It is difficult not to get caught up in our nation’s history if you spend any time in this part of the country. I have read and seen so much about the Civil War now, which always makes going to these battlefields that much more meaningful. We too loved the Ken Burns series and I just finished reading “Killer Angels”, recommended to us by my history teacher John. Although I told Pam I would be better prepared for a quiz from John, I’m still not sure I would pass. 🙂
I find war in general to be senseless and wonder, as I wander the battlefields, how many men may have lost their lives on the very spot I was standing. Walking part of the Sunken Road was a bit eerie for me.
Maybe I should check out that book while I still have some history lessons still hanging in my brain 🙂
It is a lot easier read than Team of Rivals. I really enjoyed it. 🙂
I enjoyed your post and information regarding the Battle of Antietam. No matter how many sources I have read about the different battles, I am intrigued and saddened at times by history. I guess it will always be this way long after we are gone. We don’t learn from it, I say we in the communal mankind sense. Great blog and pictures. Thanks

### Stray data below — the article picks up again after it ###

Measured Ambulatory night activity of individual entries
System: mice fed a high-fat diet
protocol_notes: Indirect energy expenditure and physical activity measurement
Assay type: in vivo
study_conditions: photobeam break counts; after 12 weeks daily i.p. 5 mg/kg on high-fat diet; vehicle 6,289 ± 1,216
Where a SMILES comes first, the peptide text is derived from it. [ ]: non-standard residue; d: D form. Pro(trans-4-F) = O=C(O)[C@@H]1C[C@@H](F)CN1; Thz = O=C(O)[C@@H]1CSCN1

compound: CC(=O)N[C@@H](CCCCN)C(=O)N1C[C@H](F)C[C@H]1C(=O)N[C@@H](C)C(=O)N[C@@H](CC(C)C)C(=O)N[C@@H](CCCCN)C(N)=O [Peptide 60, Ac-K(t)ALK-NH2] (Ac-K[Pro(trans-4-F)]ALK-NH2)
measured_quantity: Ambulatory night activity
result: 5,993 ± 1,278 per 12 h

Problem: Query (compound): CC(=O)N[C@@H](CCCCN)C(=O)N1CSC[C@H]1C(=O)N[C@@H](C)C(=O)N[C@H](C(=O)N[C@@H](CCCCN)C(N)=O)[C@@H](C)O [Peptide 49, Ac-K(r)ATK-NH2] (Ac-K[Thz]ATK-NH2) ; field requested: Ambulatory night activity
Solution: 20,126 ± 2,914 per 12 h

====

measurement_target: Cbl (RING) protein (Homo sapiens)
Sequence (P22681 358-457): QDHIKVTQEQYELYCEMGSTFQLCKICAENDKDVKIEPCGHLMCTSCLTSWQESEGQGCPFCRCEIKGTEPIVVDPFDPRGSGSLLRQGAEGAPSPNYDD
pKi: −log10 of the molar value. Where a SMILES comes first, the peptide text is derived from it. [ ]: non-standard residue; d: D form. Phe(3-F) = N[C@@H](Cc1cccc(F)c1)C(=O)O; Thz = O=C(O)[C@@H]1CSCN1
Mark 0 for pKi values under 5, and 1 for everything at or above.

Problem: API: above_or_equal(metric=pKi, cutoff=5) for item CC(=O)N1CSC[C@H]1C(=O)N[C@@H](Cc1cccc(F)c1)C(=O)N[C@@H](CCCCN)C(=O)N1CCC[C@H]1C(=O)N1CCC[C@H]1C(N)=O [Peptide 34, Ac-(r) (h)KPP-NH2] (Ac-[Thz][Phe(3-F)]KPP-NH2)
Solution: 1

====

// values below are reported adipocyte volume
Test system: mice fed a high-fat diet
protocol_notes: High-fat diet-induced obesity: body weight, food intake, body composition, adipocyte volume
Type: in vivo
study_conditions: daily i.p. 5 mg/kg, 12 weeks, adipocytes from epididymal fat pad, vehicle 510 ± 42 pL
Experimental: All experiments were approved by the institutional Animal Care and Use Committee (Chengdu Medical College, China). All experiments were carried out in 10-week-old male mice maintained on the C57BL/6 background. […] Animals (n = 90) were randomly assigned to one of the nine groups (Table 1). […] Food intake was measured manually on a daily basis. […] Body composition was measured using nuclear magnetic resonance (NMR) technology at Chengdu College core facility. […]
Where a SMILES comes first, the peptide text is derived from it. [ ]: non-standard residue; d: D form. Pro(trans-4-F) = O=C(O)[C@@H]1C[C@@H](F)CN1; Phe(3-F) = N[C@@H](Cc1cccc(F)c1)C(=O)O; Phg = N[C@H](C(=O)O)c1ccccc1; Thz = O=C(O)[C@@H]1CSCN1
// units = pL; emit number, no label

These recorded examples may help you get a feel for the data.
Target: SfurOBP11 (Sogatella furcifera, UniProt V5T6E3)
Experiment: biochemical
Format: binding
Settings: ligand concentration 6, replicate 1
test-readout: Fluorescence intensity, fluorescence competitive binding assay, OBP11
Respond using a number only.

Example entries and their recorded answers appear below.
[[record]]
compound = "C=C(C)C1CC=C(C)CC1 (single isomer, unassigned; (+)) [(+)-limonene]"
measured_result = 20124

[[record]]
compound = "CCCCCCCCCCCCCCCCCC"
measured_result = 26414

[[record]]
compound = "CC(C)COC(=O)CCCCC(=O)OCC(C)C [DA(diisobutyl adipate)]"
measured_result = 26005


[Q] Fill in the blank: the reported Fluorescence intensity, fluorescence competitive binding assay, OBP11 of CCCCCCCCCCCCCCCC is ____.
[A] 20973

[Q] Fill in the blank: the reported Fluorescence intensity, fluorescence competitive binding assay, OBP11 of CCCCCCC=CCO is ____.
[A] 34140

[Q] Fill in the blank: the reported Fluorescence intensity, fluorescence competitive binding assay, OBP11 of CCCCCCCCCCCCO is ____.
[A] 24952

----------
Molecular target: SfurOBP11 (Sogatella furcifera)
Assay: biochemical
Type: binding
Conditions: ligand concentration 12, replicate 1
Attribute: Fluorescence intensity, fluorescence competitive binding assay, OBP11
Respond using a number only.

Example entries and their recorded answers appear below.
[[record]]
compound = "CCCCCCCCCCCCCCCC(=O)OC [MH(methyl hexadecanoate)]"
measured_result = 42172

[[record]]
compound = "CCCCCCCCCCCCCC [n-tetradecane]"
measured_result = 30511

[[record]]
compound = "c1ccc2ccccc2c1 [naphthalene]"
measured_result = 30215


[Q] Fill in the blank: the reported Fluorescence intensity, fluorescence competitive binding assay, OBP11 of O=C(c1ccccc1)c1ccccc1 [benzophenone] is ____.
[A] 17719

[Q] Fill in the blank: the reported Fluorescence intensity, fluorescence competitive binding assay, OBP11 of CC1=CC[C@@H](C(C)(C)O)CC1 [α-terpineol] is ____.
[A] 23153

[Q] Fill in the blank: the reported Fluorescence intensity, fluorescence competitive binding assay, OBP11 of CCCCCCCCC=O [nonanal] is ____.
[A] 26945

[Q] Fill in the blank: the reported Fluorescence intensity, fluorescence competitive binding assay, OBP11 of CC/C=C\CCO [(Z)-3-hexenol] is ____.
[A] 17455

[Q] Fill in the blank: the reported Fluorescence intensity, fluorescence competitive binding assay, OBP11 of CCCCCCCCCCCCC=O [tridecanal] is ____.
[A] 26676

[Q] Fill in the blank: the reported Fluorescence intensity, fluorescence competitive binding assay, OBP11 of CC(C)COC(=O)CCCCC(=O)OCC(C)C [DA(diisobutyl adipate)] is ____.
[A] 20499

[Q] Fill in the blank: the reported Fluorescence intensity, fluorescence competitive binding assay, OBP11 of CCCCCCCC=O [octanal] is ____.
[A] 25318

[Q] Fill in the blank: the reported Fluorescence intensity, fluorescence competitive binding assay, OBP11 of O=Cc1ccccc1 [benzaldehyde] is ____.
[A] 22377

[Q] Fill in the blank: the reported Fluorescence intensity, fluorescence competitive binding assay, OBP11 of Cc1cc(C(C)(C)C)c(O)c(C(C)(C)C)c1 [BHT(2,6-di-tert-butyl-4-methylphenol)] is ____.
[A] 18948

I too am saddened by our history. The countless deaths and wounded seems so senseless to me, and sadly history continues to repeat itself.
Welcome to the road! Hope you enjoy your travel adventures as much as we have. Although we have been on the east coast for a bit (brought here due to elderly parents needing some assistance) our love is the west. We spent many years in AZ so that has always felt like home to us. Montana is another state we spent time in and fell in love with it. Thanks for stopping by. Safe travels and grand adventures to you. 🙂
Those numbers are staggering, and it is so heart wrenching to think of a little farm wagon road becoming a strategic location for such a bloody battle. You make the history come alive, LuAnn, something my history books never did. Thanks!
My pleasure Emily. As I told another reader, walking part of the Sunken Road was a bit eerie for me. Such a lovely piece of farmland with such a tragic history.
Fantastic piece of history there
Thanks Al, although a very tragic one also.
The most memorable ones usually are. It is awful that so many have to lose their lives.
What a beautiful place for such a bloody battle, LuAnn. The story gave me the shivers. War memorials are such sad places to visit, aren’t they?
They are. I had someone comment that if women ruled the world wars may be a thing of the past. What a lovely thought. 🙂